The Cincinnati Subway is by far the most famous abandoned subway on the planet. It's also one of Cincinnati's most infamous landmarks, and aside from randomly scheduled and extremely expensive tours, no one ever gets to see it.
The subway was built by the City of Cincinnati between 1920 and 1925. Seven miles of the line were constructed in some way, from downtown Cincinnati beneath Central Parkway, and on up to Norwood. Construction was stopped in 1925 when the city ran out of money to continue. The project ran extremely over budget as a result of inflation. The bonds taken out to provide the funding for the project were taken in 1916, shortly before the US entered WWI. As a result of the war effort, construction was put on hold until 1920. By the end of the war, inflation had made the $6 million worth of bonds worth just a fraction of what they had been 4 years prior, and the budget for the project had more than doubled due to increased supply and labor costs. Currently, there's a little over two miles of tunnel that exist, and four underground stations. To read up about more of the history of the subway, visit Cincinnati Transit.
Below are photos of the remaining subway tunnels and stations, sorted by station from the northernmost to the southernmost.
Detail map of the Brighton Station. Brighton Station is the northernmost subway stop that was built, past this point a few more above ground stations were built at places like Ludlow Avenue, Clifton Avenue, etc. on the route up through Norwood. Brighton was my personal favorite station because it represented what would have otherwise been the standard station, had the rest of the system been built. The other stations all have their eccentricities: Race St. being the hub, Liberty St. being a bomb shelter, and Linn St. being nothing but a solid concrete wall. That said, my favorite photos came from Brighton.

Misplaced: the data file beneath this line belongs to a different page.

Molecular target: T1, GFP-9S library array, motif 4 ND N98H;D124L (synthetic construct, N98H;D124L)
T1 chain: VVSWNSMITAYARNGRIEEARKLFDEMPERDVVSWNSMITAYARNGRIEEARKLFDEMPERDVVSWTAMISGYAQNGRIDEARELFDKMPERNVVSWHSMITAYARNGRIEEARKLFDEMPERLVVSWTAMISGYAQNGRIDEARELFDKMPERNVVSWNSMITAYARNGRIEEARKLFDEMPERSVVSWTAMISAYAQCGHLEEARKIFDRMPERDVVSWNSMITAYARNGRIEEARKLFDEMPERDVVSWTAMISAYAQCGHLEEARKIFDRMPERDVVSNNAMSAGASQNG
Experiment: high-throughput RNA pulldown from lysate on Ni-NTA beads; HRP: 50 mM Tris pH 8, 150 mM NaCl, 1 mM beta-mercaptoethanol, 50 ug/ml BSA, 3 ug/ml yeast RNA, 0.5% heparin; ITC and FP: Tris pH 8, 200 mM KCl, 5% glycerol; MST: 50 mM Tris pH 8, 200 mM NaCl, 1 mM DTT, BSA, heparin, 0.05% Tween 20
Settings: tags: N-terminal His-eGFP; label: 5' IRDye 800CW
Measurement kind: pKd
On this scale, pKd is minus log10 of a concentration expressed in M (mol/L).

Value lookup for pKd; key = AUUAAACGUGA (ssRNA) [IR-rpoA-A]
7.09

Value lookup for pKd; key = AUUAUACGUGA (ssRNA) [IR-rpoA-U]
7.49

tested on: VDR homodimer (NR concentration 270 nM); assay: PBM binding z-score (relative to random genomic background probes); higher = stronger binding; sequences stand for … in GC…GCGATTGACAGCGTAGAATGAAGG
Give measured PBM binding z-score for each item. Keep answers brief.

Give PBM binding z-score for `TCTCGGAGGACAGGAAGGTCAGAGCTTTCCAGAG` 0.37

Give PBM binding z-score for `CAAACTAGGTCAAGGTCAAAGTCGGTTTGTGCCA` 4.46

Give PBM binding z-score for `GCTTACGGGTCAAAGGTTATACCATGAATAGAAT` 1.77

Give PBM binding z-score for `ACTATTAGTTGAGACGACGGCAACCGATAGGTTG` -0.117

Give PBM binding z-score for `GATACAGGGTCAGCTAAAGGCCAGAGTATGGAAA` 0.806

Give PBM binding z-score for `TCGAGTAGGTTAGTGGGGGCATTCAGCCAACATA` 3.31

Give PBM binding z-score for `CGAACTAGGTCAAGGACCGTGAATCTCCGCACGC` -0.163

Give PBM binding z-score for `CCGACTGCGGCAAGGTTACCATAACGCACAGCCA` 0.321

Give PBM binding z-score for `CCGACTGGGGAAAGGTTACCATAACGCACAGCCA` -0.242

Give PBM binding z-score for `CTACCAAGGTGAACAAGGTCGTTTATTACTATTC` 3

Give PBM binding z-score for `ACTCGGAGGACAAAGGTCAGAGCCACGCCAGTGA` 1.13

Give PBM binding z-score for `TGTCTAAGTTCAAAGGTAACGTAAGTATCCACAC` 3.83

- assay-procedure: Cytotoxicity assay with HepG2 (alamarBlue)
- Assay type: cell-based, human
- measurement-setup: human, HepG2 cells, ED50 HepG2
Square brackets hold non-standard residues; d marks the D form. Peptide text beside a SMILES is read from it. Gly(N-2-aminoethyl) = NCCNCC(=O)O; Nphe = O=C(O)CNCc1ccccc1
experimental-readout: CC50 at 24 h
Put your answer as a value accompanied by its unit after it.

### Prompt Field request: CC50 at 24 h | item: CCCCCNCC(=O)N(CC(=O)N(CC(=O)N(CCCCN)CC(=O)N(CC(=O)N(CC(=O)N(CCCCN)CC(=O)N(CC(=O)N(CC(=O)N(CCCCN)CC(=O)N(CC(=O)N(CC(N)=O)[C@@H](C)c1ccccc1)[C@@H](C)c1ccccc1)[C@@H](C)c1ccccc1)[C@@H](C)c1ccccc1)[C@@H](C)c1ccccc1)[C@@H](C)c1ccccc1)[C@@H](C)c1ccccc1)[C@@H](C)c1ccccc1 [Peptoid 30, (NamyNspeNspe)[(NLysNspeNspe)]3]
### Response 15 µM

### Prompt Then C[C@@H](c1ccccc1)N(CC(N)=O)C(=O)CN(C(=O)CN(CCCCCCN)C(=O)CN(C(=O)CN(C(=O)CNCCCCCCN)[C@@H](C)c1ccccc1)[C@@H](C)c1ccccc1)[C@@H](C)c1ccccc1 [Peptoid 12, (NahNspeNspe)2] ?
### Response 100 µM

Linn St. Station is the least exciting of all the stations, because it's been completely sealed over at the edge of the platform. I'm not sure why it was down, but it seemed as if Linn St. would have looked very similar to the Brighton Corner Station.
The Race St. Station is the largest station in the system, and would have been one of the main downtown hubs. It's the only station that has a central platform, and three tracks (the center track is a stub on either side).